class were the first Merina ships to carry the Hedgehog anti-submarine mortar, with a single launcher fitted just forward of the bridge. This system supplemented the depth charge racks and K guns mounted near the stern. A quadruple 533 mm (21-inch) torpedo launcher was also carried. While submarines were the principle threat, merchant raiders such as the various Italian ships named Ramb
were also a concern. The torpedoes would shorten any engagement with such a large ship, and also allow the Itasy
class to partially replace RMN destroyers when they were unavailable. Later Merina frigates, optimised for cost rather than capability, did not carry any torpedoes. The main battery on these later ships was also reduced.
Displacing 1400 long tons (1422 t), the Itasy
class was similar in size to the Royal Navy's Loch class. Two screws driven were fitted, with a pair of three-drum boilers providing power. Tsimanampetsotsa
had a design speed of 21 knots (39 km/h, 24 mph), but could slightly exceed this speed in good conditions if her engines were pushed to the limit. The crew varied over time, but normally included between 115 and 135 persons. Larger crews were required as the anti-aircraft armament increased towards the end of the war. Sensors were acquired from the United Kingdom at first and initially included an HF/DF antenna, the Type 271 surface search radar, and the Type 144 sonar array.
After her commissioning in November 1943, Tsimanampetsotsa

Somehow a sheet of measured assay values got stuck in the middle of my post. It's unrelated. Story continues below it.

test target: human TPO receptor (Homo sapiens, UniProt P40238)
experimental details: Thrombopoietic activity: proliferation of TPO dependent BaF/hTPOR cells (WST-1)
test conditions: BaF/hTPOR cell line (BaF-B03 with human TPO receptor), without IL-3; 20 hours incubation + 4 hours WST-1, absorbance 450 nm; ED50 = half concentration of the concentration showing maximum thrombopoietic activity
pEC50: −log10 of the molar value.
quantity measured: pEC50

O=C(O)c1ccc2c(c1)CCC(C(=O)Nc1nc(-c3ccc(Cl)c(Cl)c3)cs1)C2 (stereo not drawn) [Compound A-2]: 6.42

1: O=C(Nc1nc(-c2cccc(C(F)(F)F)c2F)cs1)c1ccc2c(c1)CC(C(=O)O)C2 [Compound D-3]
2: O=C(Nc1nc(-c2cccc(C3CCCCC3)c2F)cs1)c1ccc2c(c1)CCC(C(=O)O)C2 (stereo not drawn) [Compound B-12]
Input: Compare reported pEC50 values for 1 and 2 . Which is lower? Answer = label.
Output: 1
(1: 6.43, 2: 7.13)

was assigned to convoys running between Imerina and India. The ship also escorted British convoys to and from Aden and the Seychelles on occasion. In March 1944 the 13.2 mm Hotchkiss machine guns were removed and replaced with an identical number of 20 mm Oerlikon cannons. In September the German submarine U-861
was successfully engaged with the ship's Hedgehog mortar. This was the only confirmed submarine kill achieved by Tsimanampetsotsa
during the war. By December the submarine threat had diminished and the RMN started planning for offensive operations against Japan. Two of the existing 20 mm Oerlikon mounts were relocated to the quarterdeck. In their place, two single 40 mm Bofors guns were fitted. The Type 271 surface-search radar was replaced with the new Type 277 and the main gun director was modified to include fire control radar. In January 1945 Tsimanampetsotsa
and three of her sisters were deployed to the coast of Burma. There they supplemented the existing escort of the battlecruiser Radama I
. Though thoroughly obsolete, the old battlecruiser had been called upon to support British landing operations in the region. Tsimanampetsotsa
's role in the war had reached its end by June. Radama I
was withdrawn to Ceylon for the rest of the war.
All ships of the Itasy
class were to be retained after the war, though half would be converted into patrol ships. Tsimanampetsotsa
was among those selected for conversion. Her torpedo tubes were removed in 1947, along with the two single Bofors gun mounts fitted during the war. In the early 1960s, the ship intercepted a number of illegal arms shipments bound of the socialist FSN, which was then in open revolt. Tsimanampetsotsa
was retained after General Ratsilikaina overthrew the Merina government in 1963, though maintenance was continuously deferred from this point onward. She was deemed unfit for service in 1970 and scrapped the following year.